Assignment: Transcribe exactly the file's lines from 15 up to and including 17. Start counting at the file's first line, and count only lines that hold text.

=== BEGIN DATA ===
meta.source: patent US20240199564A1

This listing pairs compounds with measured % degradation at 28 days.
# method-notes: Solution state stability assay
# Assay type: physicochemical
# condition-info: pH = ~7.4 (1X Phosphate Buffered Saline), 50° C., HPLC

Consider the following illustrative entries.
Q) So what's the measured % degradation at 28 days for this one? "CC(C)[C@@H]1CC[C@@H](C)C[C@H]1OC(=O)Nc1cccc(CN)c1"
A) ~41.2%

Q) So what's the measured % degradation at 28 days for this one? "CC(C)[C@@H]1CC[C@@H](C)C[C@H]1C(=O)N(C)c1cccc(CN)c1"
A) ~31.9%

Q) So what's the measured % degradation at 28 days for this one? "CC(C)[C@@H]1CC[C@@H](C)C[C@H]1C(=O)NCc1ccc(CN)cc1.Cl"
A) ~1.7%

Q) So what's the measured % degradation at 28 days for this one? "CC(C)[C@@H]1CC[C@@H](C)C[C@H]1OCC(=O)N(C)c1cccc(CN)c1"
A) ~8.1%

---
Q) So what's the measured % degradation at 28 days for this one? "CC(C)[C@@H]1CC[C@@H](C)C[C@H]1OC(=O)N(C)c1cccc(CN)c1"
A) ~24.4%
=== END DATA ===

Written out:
---
Q) So what's the measured % degradation at 28 days for this one? "CC(C)[C@@H]1CC[C@@H](C)C[C@H]1OC(=O)N(C)c1cccc(CN)c1"
A) ~24.4%